This provides a breakdown of public sector spending into the sectoral components. It splits budgets into central government (CG) own spending and CG support to the local government (LG)/public corporation (PC) sectors. It also presents the sectoral elements of TES by function and economic categories.

Public spending by country/region

This analysis presents public spending within TES that can be identified as benefiting a particular country and/or region within the UK. It additionally presents country/regional spending by function.

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Technical Data

The budgeting framework

This is the framework by which central government spending is managed and controlled. In accordance with the fiscal framework, a clear distinction is made between current and capital spending, with departments having separate resource and capital budgets. The resource budget is further divided into elements called near-cash and non-cash.

For part of their resource and capital budgets, departments are given firm three-year spending limits called Departmental Expenditure Limits (DEL) within which they prioritise resource and plan ahead. Spending that cannot reasonably be subject to firm multi-year limits is included in Annually Managed Expenditure (AME).

The main elements of departmental AME budgets are social security and tax credits, while there is also non-departmental AME covering, for example, local government self-financed spending, debt interest and accounting adjustments. DEL and AME together comprise Total Managed Expenditure (TME), an aggregate derived from the National Accounts as public sector current expenditure plus public sector gross investment.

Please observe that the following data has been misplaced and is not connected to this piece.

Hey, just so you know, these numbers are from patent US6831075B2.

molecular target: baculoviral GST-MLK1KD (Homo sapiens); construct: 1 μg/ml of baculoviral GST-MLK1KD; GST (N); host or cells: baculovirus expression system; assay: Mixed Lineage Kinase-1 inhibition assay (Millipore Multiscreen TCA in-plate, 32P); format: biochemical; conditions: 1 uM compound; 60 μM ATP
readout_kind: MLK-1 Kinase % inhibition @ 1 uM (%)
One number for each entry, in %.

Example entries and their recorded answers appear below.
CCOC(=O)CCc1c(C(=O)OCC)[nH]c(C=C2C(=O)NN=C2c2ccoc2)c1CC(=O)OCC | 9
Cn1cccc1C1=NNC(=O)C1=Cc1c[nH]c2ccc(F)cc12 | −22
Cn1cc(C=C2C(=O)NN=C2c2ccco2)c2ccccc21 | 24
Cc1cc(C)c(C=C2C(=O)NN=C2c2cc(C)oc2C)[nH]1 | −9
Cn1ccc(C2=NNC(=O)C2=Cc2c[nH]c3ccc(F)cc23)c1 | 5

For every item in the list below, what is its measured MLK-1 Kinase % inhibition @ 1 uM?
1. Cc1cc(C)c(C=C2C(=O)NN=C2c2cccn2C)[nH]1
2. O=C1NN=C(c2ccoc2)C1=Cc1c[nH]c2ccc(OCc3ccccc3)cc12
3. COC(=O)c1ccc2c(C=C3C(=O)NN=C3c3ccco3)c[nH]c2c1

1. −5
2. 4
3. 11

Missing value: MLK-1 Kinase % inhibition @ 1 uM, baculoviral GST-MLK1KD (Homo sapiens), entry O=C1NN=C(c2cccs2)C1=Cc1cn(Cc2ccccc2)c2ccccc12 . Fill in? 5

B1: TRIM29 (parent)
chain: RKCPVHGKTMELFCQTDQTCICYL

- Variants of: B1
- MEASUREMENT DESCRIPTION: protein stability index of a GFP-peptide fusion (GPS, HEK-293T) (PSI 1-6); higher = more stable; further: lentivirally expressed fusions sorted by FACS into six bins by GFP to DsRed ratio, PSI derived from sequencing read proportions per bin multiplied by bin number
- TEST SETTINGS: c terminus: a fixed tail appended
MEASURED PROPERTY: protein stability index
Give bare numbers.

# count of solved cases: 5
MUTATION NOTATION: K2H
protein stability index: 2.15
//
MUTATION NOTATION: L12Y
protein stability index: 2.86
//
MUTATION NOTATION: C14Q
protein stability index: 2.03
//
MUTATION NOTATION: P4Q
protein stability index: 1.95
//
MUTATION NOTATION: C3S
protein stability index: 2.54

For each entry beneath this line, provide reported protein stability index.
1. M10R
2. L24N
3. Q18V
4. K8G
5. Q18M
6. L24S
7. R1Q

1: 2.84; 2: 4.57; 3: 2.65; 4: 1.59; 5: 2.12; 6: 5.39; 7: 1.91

Further information is available in appendix C of Public Expenditure Statistical Analyses, the latest edition of which is available on the HM Treasury website.

Total Expenditure on Services (TES)

TES broadly represents the current and capital spending of the public sector as included within the National Accounts aggregate TME. Simplifying slightly, TES is calculated by identifying central government (CG) own spending (that is, CG spending in the National Accounts that doesn’t support the local government/public corporation (LG/PC) sectors) and adding this to total LG and PC spending. The main differences between TES and TME are that TES does not include general government capital consumption and VAT refunds are treated differently.

This is the key concept to understand in the presentation of public sector spending analyses by function, economic category and country/region. That is, these analyses all present a breakdown of TES. Further information is available in appendix E of Public Expenditure Statistical Analyses (PESA), the latest edition of which is available on the HM Treasury website.

Functional framework